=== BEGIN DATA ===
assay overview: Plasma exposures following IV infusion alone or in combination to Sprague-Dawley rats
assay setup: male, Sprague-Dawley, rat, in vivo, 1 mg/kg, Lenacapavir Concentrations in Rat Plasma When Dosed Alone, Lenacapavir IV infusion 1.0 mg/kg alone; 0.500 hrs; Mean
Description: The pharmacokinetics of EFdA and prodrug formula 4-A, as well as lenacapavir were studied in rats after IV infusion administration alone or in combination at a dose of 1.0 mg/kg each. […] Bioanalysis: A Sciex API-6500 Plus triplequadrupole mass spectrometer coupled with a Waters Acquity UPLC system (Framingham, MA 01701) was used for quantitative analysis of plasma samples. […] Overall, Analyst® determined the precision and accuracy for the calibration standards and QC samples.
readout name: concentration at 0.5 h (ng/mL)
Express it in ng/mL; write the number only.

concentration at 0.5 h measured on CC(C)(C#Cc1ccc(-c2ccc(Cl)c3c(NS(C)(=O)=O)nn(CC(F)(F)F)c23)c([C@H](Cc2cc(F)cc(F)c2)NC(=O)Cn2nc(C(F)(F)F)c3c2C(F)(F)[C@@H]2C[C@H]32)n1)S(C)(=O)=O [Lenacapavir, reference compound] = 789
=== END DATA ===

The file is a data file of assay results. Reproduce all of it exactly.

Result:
assay overview: Plasma exposures following IV infusion alone or in combination to Sprague-Dawley rats
assay setup: male, Sprague-Dawley, rat, in vivo, 1 mg/kg, Lenacapavir Concentrations in Rat Plasma When Dosed Alone, Lenacapavir IV infusion 1.0 mg/kg alone; 0.500 hrs; Mean
Description: The pharmacokinetics of EFdA and prodrug formula 4-A, as well as lenacapavir were studied in rats after IV infusion administration alone or in combination at a dose of 1.0 mg/kg each. […] Bioanalysis: A Sciex API-6500 Plus triplequadrupole mass spectrometer coupled with a Waters Acquity UPLC system (Framingham, MA 01701) was used for quantitative analysis of plasma samples. […] Overall, Analyst® determined the precision and accuracy for the calibration standards and QC samples.
readout name: concentration at 0.5 h (ng/mL)
Express it in ng/mL; write the number only.

concentration at 0.5 h measured on CC(C)(C#Cc1ccc(-c2ccc(Cl)c3c(NS(C)(=O)=O)nn(CC(F)(F)F)c23)c([C@H](Cc2cc(F)cc(F)c2)NC(=O)Cn2nc(C(F)(F)F)c3c2C(F)(F)[C@@H]2C[C@H]32)n1)S(C)(=O)=O [Lenacapavir, reference compound] = 789